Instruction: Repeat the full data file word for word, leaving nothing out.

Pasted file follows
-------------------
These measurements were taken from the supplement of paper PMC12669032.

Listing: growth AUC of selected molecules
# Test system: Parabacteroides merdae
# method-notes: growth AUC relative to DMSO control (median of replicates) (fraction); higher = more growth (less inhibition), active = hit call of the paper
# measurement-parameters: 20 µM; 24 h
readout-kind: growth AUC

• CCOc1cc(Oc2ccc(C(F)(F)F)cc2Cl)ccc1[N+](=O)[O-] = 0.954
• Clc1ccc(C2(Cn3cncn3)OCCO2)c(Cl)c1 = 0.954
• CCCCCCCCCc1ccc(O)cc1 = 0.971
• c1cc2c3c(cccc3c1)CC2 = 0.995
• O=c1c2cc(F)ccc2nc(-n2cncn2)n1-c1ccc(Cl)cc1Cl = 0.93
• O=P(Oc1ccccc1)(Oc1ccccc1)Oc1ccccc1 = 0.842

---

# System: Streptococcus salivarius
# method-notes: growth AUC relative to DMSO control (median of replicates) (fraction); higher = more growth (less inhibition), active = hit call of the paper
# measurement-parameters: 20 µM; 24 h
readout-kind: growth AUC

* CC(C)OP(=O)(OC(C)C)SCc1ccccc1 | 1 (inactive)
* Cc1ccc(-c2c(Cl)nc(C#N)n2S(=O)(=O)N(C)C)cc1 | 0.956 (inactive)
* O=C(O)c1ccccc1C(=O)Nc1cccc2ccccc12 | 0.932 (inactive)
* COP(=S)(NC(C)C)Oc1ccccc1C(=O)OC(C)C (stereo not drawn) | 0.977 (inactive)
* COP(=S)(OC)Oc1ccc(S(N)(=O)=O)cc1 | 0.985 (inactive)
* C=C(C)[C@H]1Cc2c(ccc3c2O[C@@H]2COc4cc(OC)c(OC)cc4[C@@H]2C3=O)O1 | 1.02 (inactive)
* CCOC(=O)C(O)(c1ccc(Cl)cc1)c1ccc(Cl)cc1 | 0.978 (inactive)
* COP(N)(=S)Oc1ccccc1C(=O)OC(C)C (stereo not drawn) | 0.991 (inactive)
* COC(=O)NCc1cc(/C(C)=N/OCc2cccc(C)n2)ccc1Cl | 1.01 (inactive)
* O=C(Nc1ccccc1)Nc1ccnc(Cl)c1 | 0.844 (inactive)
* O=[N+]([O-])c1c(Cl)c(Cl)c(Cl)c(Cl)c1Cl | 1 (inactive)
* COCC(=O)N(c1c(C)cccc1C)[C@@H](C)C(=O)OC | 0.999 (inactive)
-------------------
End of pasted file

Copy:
These measurements were taken from the supplement of paper PMC12669032.

Listing: growth AUC of selected molecules
# Test system: Parabacteroides merdae
# method-notes: growth AUC relative to DMSO control (median of replicates) (fraction); higher = more growth (less inhibition), active = hit call of the paper
# measurement-parameters: 20 µM; 24 h
readout-kind: growth AUC

• CCOc1cc(Oc2ccc(C(F)(F)F)cc2Cl)ccc1[N+](=O)[O-] = 0.954
• Clc1ccc(C2(Cn3cncn3)OCCO2)c(Cl)c1 = 0.954
• CCCCCCCCCc1ccc(O)cc1 = 0.971
• c1cc2c3c(cccc3c1)CC2 = 0.995
• O=c1c2cc(F)ccc2nc(-n2cncn2)n1-c1ccc(Cl)cc1Cl = 0.93
• O=P(Oc1ccccc1)(Oc1ccccc1)Oc1ccccc1 = 0.842

---

# System: Streptococcus salivarius
# method-notes: growth AUC relative to DMSO control (median of replicates) (fraction); higher = more growth (less inhibition), active = hit call of the paper
# measurement-parameters: 20 µM; 24 h
readout-kind: growth AUC

* CC(C)OP(=O)(OC(C)C)SCc1ccccc1 | 1 (inactive)
* Cc1ccc(-c2c(Cl)nc(C#N)n2S(=O)(=O)N(C)C)cc1 | 0.956 (inactive)
* O=C(O)c1ccccc1C(=O)Nc1cccc2ccccc12 | 0.932 (inactive)
* COP(=S)(NC(C)C)Oc1ccccc1C(=O)OC(C)C (stereo not drawn) | 0.977 (inactive)
* COP(=S)(OC)Oc1ccc(S(N)(=O)=O)cc1 | 0.985 (inactive)
* C=C(C)[C@H]1Cc2c(ccc3c2O[C@@H]2COc4cc(OC)c(OC)cc4[C@@H]2C3=O)O1 | 1.02 (inactive)
* CCOC(=O)C(O)(c1ccc(Cl)cc1)c1ccc(Cl)cc1 | 0.978 (inactive)
* COP(N)(=S)Oc1ccccc1C(=O)OC(C)C (stereo not drawn) | 0.991 (inactive)
* COC(=O)NCc1cc(/C(C)=N/OCc2cccc(C)n2)ccc1Cl | 1.01 (inactive)
* O=C(Nc1ccccc1)Nc1ccnc(Cl)c1 | 0.844 (inactive)
* O=[N+]([O-])c1c(Cl)c(Cl)c(Cl)c(Cl)c1Cl | 1 (inactive)
* COCC(=O)N(c1c(C)cccc1C)[C@@H](C)C(=O)OC | 0.999 (inactive)